• 9. ©Marcellus and Utica Shale Databook 2014 – Volume 1 Sample Pages Lycoming County Section II – Pennsylvania Permits By Municipality: Cogan House – 4 (4) Cummings – 8 (8) Eldred – 1 (1) Gamble – 9 (9) Lewis – 8 (8) McHenry – 5 (5) McIntyre – 13 (13) McNett – 3 (3) Pine – 1 (1) Upper Fairfield – 1 (1) By Operator: Anadarko Petroleum – 3 (3) Atlas – 1 (1) Chief Oil & Gas – 3 (3) EXCO Resources – 1 (1) Inflection Energy – 4 (4) PA General Energy – 10 (10) Range Resources – 8 (8) Seneca Resources – 9 (9) Southwestern Energy – 3 (3) SWEPI – 11 (11)
  • 10. ©Marcellus and Utica Shale Databook 2014 – Volume 1 Sample Pages Noble County Section III – Ohio Permits By Municipality: Beaver – 7 (7) Marion – 8 (8) Seneca – 8 (7) Stock – 3 (3) By Operator: Antero Resources – 21 (21) CNX Gas – 2 (1) Eclipse Resources – 3 (3)
  • 11. ©Marcellus and Utica Shale Databook 2014 – Volume 1 Sample Pages Upshur County Section IV – West Virginia Permits Entire County: 17 (9) By Operator: Chesapeake Energy – 6 (2) CNX Gas – 7 (3) EQT – 2 (2) Mountain V Oil & Gas – 1 (1) Ross & Wharton Gas – 1 (1)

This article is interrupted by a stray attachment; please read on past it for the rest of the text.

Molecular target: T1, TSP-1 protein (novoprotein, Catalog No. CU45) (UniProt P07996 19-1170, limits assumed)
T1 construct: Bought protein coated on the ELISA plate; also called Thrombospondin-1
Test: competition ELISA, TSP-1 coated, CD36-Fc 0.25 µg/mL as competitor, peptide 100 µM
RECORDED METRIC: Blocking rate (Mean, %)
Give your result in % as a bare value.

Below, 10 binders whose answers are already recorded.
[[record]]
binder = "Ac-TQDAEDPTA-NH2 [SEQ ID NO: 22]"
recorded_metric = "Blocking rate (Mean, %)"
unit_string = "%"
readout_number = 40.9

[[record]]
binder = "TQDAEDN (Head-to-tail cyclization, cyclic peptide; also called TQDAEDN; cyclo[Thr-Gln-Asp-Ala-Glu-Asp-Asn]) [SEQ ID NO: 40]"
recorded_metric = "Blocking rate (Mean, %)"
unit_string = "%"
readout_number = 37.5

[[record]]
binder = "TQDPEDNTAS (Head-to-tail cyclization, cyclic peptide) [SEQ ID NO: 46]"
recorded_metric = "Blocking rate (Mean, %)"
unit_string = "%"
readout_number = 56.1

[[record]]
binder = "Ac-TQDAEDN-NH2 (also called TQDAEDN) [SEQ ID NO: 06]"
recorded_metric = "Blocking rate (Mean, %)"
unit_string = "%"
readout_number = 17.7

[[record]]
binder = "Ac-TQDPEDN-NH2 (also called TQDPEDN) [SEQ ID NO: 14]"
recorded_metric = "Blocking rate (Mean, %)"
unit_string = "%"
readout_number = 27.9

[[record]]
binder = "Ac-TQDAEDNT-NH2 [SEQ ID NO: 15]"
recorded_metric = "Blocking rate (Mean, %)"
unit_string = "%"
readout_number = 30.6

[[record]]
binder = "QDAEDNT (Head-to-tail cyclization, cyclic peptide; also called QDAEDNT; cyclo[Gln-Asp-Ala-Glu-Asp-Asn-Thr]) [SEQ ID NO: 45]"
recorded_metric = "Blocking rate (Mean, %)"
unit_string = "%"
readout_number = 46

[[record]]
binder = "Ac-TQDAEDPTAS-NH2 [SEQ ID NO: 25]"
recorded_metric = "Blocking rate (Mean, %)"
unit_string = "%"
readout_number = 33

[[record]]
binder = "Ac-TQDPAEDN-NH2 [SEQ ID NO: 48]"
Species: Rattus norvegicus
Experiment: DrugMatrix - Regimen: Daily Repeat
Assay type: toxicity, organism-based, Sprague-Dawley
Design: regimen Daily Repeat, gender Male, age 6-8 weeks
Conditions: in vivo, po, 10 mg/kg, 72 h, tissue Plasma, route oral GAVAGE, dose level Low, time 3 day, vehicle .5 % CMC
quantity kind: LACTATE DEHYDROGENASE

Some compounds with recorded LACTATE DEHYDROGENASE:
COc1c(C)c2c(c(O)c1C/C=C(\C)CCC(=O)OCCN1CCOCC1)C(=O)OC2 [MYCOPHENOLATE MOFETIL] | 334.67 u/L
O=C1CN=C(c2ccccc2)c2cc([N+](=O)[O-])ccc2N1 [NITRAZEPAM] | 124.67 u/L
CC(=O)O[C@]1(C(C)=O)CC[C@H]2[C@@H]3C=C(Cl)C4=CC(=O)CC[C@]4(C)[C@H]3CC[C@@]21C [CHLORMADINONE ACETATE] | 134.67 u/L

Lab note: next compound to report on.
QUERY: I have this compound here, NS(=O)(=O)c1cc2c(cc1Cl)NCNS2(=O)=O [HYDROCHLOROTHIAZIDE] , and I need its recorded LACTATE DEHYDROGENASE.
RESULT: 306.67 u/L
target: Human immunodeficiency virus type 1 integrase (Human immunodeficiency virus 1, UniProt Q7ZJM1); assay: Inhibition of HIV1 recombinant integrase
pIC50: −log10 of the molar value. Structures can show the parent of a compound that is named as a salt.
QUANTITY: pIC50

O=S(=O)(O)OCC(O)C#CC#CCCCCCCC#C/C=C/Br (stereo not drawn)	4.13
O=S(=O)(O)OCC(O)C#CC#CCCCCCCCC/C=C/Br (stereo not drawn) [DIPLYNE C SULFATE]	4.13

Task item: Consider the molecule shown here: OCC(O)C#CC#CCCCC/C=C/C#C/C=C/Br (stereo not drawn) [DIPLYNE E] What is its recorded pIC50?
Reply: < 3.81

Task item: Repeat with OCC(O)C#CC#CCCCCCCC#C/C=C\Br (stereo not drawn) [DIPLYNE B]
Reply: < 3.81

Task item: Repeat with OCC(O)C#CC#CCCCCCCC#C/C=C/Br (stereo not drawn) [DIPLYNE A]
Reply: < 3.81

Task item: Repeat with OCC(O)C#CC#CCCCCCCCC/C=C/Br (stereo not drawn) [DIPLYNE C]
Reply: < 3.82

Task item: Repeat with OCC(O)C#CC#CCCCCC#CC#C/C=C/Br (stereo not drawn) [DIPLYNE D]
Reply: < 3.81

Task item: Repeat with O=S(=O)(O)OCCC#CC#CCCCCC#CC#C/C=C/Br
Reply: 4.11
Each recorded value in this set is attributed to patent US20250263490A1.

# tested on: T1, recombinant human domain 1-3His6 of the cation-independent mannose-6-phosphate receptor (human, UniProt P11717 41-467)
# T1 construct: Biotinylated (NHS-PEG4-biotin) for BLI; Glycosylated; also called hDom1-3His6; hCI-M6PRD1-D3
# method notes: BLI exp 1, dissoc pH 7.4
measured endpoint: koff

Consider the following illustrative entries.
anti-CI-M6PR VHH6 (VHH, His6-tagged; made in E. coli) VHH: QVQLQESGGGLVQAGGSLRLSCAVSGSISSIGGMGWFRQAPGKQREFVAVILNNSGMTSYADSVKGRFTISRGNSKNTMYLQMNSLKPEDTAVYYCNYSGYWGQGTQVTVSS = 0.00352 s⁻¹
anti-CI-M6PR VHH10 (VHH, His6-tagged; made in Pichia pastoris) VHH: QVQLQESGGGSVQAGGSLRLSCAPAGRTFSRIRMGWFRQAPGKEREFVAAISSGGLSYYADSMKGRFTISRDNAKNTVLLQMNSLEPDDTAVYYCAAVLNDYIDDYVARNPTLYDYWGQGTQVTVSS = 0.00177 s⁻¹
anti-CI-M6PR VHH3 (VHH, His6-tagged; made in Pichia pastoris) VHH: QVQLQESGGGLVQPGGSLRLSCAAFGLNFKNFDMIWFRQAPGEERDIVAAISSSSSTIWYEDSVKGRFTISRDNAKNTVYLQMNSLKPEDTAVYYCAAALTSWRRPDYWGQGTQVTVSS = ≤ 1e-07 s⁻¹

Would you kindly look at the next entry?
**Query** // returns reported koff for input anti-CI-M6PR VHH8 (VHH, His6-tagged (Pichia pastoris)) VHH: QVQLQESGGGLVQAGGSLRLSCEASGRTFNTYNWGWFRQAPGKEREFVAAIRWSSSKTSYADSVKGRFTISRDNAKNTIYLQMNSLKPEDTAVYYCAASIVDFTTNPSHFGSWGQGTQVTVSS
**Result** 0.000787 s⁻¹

• 12. ©Marcellus and Utica Shale Databook 2014 – Volume 1 Sample Pages Section V – Marcellus/Utica Well & Property Valuation HOW TO VALUE PROPERTY & MINERAL RIGHTS IN SHALE PLAYS Mike Coles: Valuing Property and Mineral Rights in the Marcellus/Utica Shale Plays Methods of Appraisal With the goal of estimating value of a particular property, appraisals are conducted for a variety of reasons such as tax planning, real estate conveyances (transfers or sales, for example), or to simply establish value for another reason. Banks also require appraisals as part of loan and mortgage reviews. With shale-area properties in different stages of maturity—some producing, some leased but not producing, some held by production, and others non-leased or with leases expired—the proper appraisal methodology must be used for each type. An appraiser has three standard methods of valuation: • Cost Approach: Replacement cost new less depreciation plus the land value. • Income Approach: The Income Approach in its simplest form is stated as the formula V=I÷R; where V=value; I=Income; and R=the Rate. As with the other approaches, the property’s Value is what we’re estimating. Income is received from rent, lease payments, etc. The Rate represents the rate of return an investor should reasonably expect to receive based on the risk of the investment. The higher the investor’s expected rate of return, the lower the property’s value, and vice versa. • Sales Comparison Approach: Recently sold similar transactions are identified along with the appropriate unit of economic measure. The sold price per unit (e.g. the standard for land is per-acre) is then adjusted based on positive and negative attributes comparing the subject to the comparable sale properties. The end result is an adjusted sale price per unit that indicates the value per unit of the subject. The value per unit is multiplied by the number of units to indicate the subject’s value. The Cost Approach is primarily applicable for new construction and estimating depreciation. The Cost Approach is not applicable for land valuation or OGM valuation. From the two remaining approaches, the appraiser chooses to one or both depending on the circumstance. The applicability of the Income Approach is less relevant in the leasing stage and the only approach to value a ‘royalty estate’. The Sales Comparison Approach is the most commonly used method before any royalty payments are received. The best example of this are auctions of OGM (with and without the land or “Surface Estate”). The data developed to inform potential buyers are a major portion of the items an appraiser needs in order to estimate OGM value. Properly done, the auction also serves to inform the seller. Those attending the auction typically bid on the property as a single purchase price. The market quickly determines the price paid per acre for comparison purposes. Considerable work must be put into the development of data for this approach. The subject and each comparable sale needs to be properly identified along with the attributes (positive and negative) that affect value.